Garelick Farms, a Dean Foods division, Franklin, Mass. routinely processes more than a half-million gallons of milk each day making it the largest dairy operation east of the Mississippi.
After a recent retrofit its conveying, filling, packing and handling operations have a capacity to achieve a "load-out" of more than 750,000 packages per day. The upgraded system, designed, fabricated and installed by American Conveyor, Ridgewood, N.Y., has already made fans at Garelick. Customers have come to realize faster product fill rates and better rotations.
"We were looking for a reliable conveyor system that would improve worker safety while it speeded up the handling and shipping process," says Cleland Cochran, Garelick's plant mgr. "And any system would have to be wash down proof and preferably easy to clean. We chose American Conveyor because of their focus on dairies and experience including a successful history of performing Extreme Makeovers for large dairy operations." Cochran says the results are stunning.
"The new system has decreased shipping and handling time by 40%; allowing us to ship upwards of 300 cases of milk, juice, and other beverages per minute."
Pick errors are practically non-existent and cold room dumps from rotational problems are down by 65%, Cochran says.
"And if that isn't impressive enough, the American installation team phased in the pick line as it was built which means that more than 3000 feet of stainless in-ground, knee-high and float-load conveyor and five unitizers were installed and running without shutting down operations for even an hour."
Stacks of six crates are collated "live" on 12 conveyors that exit the filling room on their way to the cooler. There twelve case stacking lines are divided into groups of four and which are in-turn routed to any one of the three American built unitizers.
After discharge the block of cases or unitized load is picked up by a clamp fork truck that transfers it to a racking system in the cooler for storage. Transactions are sent to the fork truck operator where the SKU is matched to a location of a computer assigned rack slot where similar product (product code, date code, time of day) is stored.
After being matched against the order number, product, quantity, location, and scheduled delivery time and date, orders are picked from five picking lines in the cooler and then merged downstream to build a load which is routed by a load-out coordinator to one of five outbound load-out lanes. Incomplete orders or segments are sent to a single location via no-load conveyor and held there until the completed order is assembled. Loading on trucks or trailers takes place in one of several ways including being conveyed directly to a trailer, dollied to a truck, pushed onto a truck with a stack pusher, or conveyed to a unitizer for load-out by a clamp fork truck.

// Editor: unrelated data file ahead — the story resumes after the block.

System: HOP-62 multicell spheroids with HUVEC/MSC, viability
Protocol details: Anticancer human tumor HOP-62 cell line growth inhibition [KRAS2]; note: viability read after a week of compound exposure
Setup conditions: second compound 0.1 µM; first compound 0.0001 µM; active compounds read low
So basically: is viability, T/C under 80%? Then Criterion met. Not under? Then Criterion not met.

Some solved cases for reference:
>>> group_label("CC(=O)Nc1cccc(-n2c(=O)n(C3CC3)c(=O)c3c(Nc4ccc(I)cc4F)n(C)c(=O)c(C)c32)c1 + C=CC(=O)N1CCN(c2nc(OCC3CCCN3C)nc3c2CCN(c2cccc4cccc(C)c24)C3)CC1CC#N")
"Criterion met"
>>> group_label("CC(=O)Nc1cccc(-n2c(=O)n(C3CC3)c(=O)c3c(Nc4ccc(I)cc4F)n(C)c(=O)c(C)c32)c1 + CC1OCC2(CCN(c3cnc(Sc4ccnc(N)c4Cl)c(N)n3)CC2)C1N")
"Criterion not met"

The system was designed with optimal drainage for high-pressure wash-downs with water and chlorinated compounds, and includes over-sized, sealed bearings for durability. Recessed drives were inverted for ease of maintenance which means that pit-level conveyor motors and gearboxes are above floor.
Richard Dauphin, v.p. of American Conveyor Corporation says, "What Garelick was looking for is what most of our dairy customers are looking for in a new conveyor system. They wanted to reconfigure their conveyor layout to better use existing space. Dairies are traditionally driven by cost which also means we will most likely install a modern version of a floor chain system combined with a computerized place and pick system."
American Conveyor Corp., provides belt and roller conveyor systems to the dairy industry. For more information call 718/386-0480 or visit www.americanconveyor.net.